Counter-narratives developed on three main fronts. The first counter-narrative explicitly sought to avoid the introduction of new commitments for developing countries (CN1.2/AGN, Supplementary Table 2), strongly based on the argument that the Paris Agreement should not deviate from what was already committed under the convention (CN1.4*/G77 + China and CN1.6*/BASIC). There were fears that the absence of a clear differentiation between developed and developing countries could push the latter to prioritize climate commitments in detriment of other national goals (CN1.5/G77 + China), which largely explain the agreement’s chapeau of Art. 2.1 and Art. 2.2 (Fig. 2). The second counter-narrative sought to avoid any approach to finance that would weaken previously agreed financial commitments by developed countries (CN1.4*/G77 + China). The third counter-narrative opposed any language that could be interpreted either as conditions to the provision of climate finance (CN2.5*/G77 + China) or as a way of using climate change to impose greater market access for developed countries’ private sector to developing countries’ economies (CN3.2/LMDC). Part of this counter-narrative also cautioned against the transfer of responsibilities from states to the private sector (CN.3.4/ALBA).
Building on these results, the next section investigates the dynamic and nonlinear process of how different narratives were reflected across different parts of the draft negotiating texts of the Paris Agreement, ultimately resulting in the text of Art. 2.1(c).
Evolution of the negotiating text
The text on the need of “all investments (…) becoming low-emission and resilient to climate impacts” first appeared under the general objectives in the first draft of the Paris Agreement of 25 February 2015. Given the topic, it was soon shifted and appeared as an option for the then Art. 6 on finance. Within the specific negotiations on finance, developing countries generally opposed the option on ‘all investments’ as it potentially weakened previous commitments by developed countries to provide financial assistance.
The text on ‘finance flows’ only moved back to the general objectives (Art. 2) on 9 December 2015. Our interviews confirmed that together with the implementation principles (Art. 2.2), the specification of the agreement’s context (chapeau of Art. 2.1) and the insertion of the word ‘shall’, “with no options or brackets”, for the financial responsibility of developed countries (then Art. 6.1, approved as Art. 9.1), struck a balance that made the text on the climate-consistent finance goal acceptable to all Parties. These changes addressed our first and second counter-narratives (Fig. 3) and the resulting text remained nearly unchanged until the adoption of the Paris Agreement. The textual move consolidated developed countries’ climate finance commitments under Art. 9 of the agreement. This separation also allowed a considerably higher ambition with the new and broader scope of finance under Art. 2, which considers the financial system in its entirety.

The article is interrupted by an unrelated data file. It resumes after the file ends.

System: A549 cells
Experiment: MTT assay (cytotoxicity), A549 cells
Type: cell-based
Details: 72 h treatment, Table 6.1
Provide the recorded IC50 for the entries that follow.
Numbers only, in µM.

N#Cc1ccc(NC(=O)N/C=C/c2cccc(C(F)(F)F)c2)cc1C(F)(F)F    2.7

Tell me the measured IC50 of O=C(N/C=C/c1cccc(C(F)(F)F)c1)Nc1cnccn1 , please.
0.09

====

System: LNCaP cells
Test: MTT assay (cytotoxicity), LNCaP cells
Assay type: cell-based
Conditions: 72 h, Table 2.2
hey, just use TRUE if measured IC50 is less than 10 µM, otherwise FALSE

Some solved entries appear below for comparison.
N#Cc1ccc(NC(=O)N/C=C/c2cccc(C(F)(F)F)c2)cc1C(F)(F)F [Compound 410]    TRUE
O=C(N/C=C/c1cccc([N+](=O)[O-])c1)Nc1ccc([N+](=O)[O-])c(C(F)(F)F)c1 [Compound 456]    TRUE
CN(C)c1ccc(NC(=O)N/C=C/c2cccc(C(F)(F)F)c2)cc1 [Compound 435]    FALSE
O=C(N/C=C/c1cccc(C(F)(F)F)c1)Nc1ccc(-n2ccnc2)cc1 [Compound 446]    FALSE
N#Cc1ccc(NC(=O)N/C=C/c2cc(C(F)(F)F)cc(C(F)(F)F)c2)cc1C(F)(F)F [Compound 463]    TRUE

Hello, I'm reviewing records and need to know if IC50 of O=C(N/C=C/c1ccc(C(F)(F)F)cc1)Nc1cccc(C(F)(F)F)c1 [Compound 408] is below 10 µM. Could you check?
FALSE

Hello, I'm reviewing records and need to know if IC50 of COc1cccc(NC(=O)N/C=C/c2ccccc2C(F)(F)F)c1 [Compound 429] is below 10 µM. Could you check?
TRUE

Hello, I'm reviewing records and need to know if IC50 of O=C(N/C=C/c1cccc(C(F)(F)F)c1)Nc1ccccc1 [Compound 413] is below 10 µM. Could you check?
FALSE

An additional article on ‘transformation towards sustainable development’ was dropped out of the negotiating text after the re-introduction of the ‘consistency of finance flows’ under Art. 2 (Fig. 4). Our interviews confirmed that the climate consistency of finance flows made that article redundant. A chief negotiator from the Independent Alliance of Latin America and the Caribbean (AILAC), the main group pushing for the narrative on the ‘full transformation’ in submissions (Fig. 3), stated that AILAC’s vision was that “every single decision that people make in their lives has to take into consideration climate change (…); even when you go to a store to buy an apple, that transaction, you have to have climate change in mind”. In practice, Art. 2.1(c) implicitly indicates the need for a broader transformation. However, it goes beyond and innovates by also indicating the means towards that end: by making all finance flows climate consistent.
One interviewee from the Least Development Countries and one from the African Group of Negotiators opposed the different scopes between Articles 2.1(c) and 9, defending the subordination of the former to the latter. Both negotiators nevertheless stated to be aware of the global, transformational and financial system-related narratives that had been developing at negotiations around Art. 2.1(c). The lack of substantial changes to the text of Art. 2.1(c) after its move under the general objectives indicates that such a broader interpretation of Art. 2.1(c) did not constitute a red line for those groups. An interviewee from the Small Island Developing States mentioned that “it would be naïve, especially given the whole history that led us to the Paris Agreement, not to anticipate that this (Art. 2.1(c)) went beyond just North–South (climate finance flows)”. The same interviewee indicated that the Small Island Developing States supported the higher ambition represented by the transformational scope of Art. 2.1(c) ahead of the text adoption in Paris, even if implications were not yet fully understood.
Implications and way forward
Our analyses demonstrate that the scope of Art. 2.1(c) establishes a third new meaning of ‘finance’, one with a globally shared purpose to make all finance flows (and capital stocks)14,18 consistent with the agreement’s mitigation and adaptation objectives. This purpose refers to the trillions flowing in the global economy: a pretty penny for climate action.